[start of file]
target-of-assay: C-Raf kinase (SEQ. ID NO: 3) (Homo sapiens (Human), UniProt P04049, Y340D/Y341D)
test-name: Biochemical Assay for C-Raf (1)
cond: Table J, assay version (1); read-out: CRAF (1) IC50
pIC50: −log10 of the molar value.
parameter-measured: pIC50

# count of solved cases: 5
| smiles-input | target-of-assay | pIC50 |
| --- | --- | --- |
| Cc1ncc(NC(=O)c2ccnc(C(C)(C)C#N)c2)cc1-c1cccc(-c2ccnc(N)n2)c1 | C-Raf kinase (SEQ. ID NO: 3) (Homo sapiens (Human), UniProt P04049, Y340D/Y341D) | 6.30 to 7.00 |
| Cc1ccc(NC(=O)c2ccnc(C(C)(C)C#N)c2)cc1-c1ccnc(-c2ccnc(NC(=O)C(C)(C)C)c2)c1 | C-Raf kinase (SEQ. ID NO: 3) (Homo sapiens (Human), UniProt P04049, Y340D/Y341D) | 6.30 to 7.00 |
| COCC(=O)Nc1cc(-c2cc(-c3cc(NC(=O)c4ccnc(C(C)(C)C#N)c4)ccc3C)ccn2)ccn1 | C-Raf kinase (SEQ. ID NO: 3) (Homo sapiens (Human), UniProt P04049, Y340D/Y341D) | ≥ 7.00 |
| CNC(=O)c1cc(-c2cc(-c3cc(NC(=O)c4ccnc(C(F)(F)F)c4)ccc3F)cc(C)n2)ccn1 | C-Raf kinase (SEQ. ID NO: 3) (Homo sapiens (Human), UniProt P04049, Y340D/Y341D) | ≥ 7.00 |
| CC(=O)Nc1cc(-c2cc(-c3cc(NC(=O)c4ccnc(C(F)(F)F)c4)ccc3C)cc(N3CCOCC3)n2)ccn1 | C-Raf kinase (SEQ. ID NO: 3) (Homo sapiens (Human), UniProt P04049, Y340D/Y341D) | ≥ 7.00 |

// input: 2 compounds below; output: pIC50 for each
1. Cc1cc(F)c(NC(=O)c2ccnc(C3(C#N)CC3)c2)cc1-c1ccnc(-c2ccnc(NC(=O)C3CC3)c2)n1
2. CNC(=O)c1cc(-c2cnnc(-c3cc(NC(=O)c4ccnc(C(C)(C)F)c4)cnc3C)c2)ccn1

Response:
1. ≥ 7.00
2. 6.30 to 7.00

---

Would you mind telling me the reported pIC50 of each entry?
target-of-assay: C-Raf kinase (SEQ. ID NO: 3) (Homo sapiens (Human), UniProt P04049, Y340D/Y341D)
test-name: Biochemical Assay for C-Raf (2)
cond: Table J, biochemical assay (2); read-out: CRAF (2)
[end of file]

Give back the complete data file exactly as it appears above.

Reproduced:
target-of-assay: C-Raf kinase (SEQ. ID NO: 3) (Homo sapiens (Human), UniProt P04049, Y340D/Y341D)
test-name: Biochemical Assay for C-Raf (1)
cond: Table J, assay version (1); read-out: CRAF (1) IC50
pIC50: −log10 of the molar value.
parameter-measured: pIC50

# count of solved cases: 5
| smiles-input | target-of-assay | pIC50 |
| --- | --- | --- |
| Cc1ncc(NC(=O)c2ccnc(C(C)(C)C#N)c2)cc1-c1cccc(-c2ccnc(N)n2)c1 | C-Raf kinase (SEQ. ID NO: 3) (Homo sapiens (Human), UniProt P04049, Y340D/Y341D) | 6.30 to 7.00 |
| Cc1ccc(NC(=O)c2ccnc(C(C)(C)C#N)c2)cc1-c1ccnc(-c2ccnc(NC(=O)C(C)(C)C)c2)c1 | C-Raf kinase (SEQ. ID NO: 3) (Homo sapiens (Human), UniProt P04049, Y340D/Y341D) | 6.30 to 7.00 |
| COCC(=O)Nc1cc(-c2cc(-c3cc(NC(=O)c4ccnc(C(C)(C)C#N)c4)ccc3C)ccn2)ccn1 | C-Raf kinase (SEQ. ID NO: 3) (Homo sapiens (Human), UniProt P04049, Y340D/Y341D) | ≥ 7.00 |
| CNC(=O)c1cc(-c2cc(-c3cc(NC(=O)c4ccnc(C(F)(F)F)c4)ccc3F)cc(C)n2)ccn1 | C-Raf kinase (SEQ. ID NO: 3) (Homo sapiens (Human), UniProt P04049, Y340D/Y341D) | ≥ 7.00 |
| CC(=O)Nc1cc(-c2cc(-c3cc(NC(=O)c4ccnc(C(F)(F)F)c4)ccc3C)cc(N3CCOCC3)n2)ccn1 | C-Raf kinase (SEQ. ID NO: 3) (Homo sapiens (Human), UniProt P04049, Y340D/Y341D) | ≥ 7.00 |

// input: 2 compounds below; output: pIC50 for each
1. Cc1cc(F)c(NC(=O)c2ccnc(C3(C#N)CC3)c2)cc1-c1ccnc(-c2ccnc(NC(=O)C3CC3)c2)n1
2. CNC(=O)c1cc(-c2cnnc(-c3cc(NC(=O)c4ccnc(C(C)(C)F)c4)cnc3C)c2)ccn1

Response:
1. ≥ 7.00
2. 6.30 to 7.00

---

Would you mind telling me the reported pIC50 of each entry?
target-of-assay: C-Raf kinase (SEQ. ID NO: 3) (Homo sapiens (Human), UniProt P04049, Y340D/Y341D)
test-name: Biochemical Assay for C-Raf (2)
cond: Table J, biochemical assay (2); read-out: CRAF (2)